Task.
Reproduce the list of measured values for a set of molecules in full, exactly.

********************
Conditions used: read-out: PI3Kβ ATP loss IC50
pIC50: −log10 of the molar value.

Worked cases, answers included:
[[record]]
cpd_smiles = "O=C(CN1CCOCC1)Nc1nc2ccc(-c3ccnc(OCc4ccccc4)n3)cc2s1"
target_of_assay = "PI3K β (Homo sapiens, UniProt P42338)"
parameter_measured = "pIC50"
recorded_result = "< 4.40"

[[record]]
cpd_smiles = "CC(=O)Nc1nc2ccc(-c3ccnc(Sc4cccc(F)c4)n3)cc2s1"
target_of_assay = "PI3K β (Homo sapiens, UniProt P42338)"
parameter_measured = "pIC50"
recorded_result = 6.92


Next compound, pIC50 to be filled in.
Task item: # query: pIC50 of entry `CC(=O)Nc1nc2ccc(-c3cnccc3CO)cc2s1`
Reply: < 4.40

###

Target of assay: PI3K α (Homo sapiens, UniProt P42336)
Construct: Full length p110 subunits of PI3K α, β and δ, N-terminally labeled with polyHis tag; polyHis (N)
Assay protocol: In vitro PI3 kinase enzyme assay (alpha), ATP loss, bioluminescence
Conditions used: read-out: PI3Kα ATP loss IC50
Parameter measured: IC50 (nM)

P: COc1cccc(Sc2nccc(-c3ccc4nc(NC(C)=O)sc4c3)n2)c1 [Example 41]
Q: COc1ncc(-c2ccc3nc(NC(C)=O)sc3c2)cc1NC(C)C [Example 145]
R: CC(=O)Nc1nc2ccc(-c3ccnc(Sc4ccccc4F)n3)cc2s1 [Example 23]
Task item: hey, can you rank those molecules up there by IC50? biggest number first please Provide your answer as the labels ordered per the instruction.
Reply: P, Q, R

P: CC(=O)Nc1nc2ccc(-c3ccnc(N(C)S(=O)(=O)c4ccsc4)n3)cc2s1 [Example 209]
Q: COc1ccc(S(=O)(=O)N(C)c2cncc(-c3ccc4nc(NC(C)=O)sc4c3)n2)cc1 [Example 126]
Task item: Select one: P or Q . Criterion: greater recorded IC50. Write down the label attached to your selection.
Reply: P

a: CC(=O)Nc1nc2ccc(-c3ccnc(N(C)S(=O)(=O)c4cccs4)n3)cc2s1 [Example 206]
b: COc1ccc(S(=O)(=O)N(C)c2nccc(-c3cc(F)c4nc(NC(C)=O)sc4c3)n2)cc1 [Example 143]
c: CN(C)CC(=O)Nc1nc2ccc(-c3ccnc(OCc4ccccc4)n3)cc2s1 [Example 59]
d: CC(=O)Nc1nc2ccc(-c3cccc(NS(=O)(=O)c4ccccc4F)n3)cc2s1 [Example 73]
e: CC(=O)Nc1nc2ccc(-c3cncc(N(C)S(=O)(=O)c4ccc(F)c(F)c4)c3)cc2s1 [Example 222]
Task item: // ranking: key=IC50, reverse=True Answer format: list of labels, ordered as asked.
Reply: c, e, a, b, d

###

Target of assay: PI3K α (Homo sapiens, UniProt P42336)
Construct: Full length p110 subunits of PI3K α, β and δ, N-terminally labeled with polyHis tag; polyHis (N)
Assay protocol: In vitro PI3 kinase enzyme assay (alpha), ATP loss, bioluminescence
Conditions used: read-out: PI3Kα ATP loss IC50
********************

Conditions used: read-out: PI3Kβ ATP loss IC50
pIC50: −log10 of the molar value.

Worked cases, answers included:
[[record]]
cpd_smiles = "O=C(CN1CCOCC1)Nc1nc2ccc(-c3ccnc(OCc4ccccc4)n3)cc2s1"
target_of_assay = "PI3K β (Homo sapiens, UniProt P42338)"
parameter_measured = "pIC50"
recorded_result = "< 4.40"

[[record]]
cpd_smiles = "CC(=O)Nc1nc2ccc(-c3ccnc(Sc4cccc(F)c4)n3)cc2s1"
target_of_assay = "PI3K β (Homo sapiens, UniProt P42338)"
parameter_measured = "pIC50"
recorded_result = 6.92


Next compound, pIC50 to be filled in.
Task item: # query: pIC50 of entry `CC(=O)Nc1nc2ccc(-c3cnccc3CO)cc2s1`
Reply: < 4.40

###

Target of assay: PI3K α (Homo sapiens, UniProt P42336)
Construct: Full length p110 subunits of PI3K α, β and δ, N-terminally labeled with polyHis tag; polyHis (N)
Assay protocol: In vitro PI3 kinase enzyme assay (alpha), ATP loss, bioluminescence
Conditions used: read-out: PI3Kα ATP loss IC50
Parameter measured: IC50 (nM)

P: COc1cccc(Sc2nccc(-c3ccc4nc(NC(C)=O)sc4c3)n2)c1 [Example 41]
Q: COc1ncc(-c2ccc3nc(NC(C)=O)sc3c2)cc1NC(C)C [Example 145]
R: CC(=O)Nc1nc2ccc(-c3ccnc(Sc4ccccc4F)n3)cc2s1 [Example 23]
Task item: hey, can you rank those molecules up there by IC50? biggest number first please Provide your answer as the labels ordered per the instruction.
Reply: P, Q, R

P: CC(=O)Nc1nc2ccc(-c3ccnc(N(C)S(=O)(=O)c4ccsc4)n3)cc2s1 [Example 209]
Q: COc1ccc(S(=O)(=O)N(C)c2cncc(-c3ccc4nc(NC(C)=O)sc4c3)n2)cc1 [Example 126]
Task item: Select one: P or Q . Criterion: greater recorded IC50. Write down the label attached to your selection.
Reply: P

a: CC(=O)Nc1nc2ccc(-c3ccnc(N(C)S(=O)(=O)c4cccs4)n3)cc2s1 [Example 206]
b: COc1ccc(S(=O)(=O)N(C)c2nccc(-c3cc(F)c4nc(NC(C)=O)sc4c3)n2)cc1 [Example 143]
c: CN(C)CC(=O)Nc1nc2ccc(-c3ccnc(OCc4ccccc4)n3)cc2s1 [Example 59]
d: CC(=O)Nc1nc2ccc(-c3cccc(NS(=O)(=O)c4ccccc4F)n3)cc2s1 [Example 73]
e: CC(=O)Nc1nc2ccc(-c3cncc(N(C)S(=O)(=O)c4ccc(F)c(F)c4)c3)cc2s1 [Example 222]
Task item: // ranking: key=IC50, reverse=True Answer format: list of labels, ordered as asked.
Reply: c, e, a, b, d

###

Target of assay: PI3K α (Homo sapiens, UniProt P42336)
Construct: Full length p110 subunits of PI3K α, β and δ, N-terminally labeled with polyHis tag; polyHis (N)
Assay protocol: In vitro PI3 kinase enzyme assay (alpha), ATP loss, bioluminescence
Conditions used: read-out: PI3Kα ATP loss IC50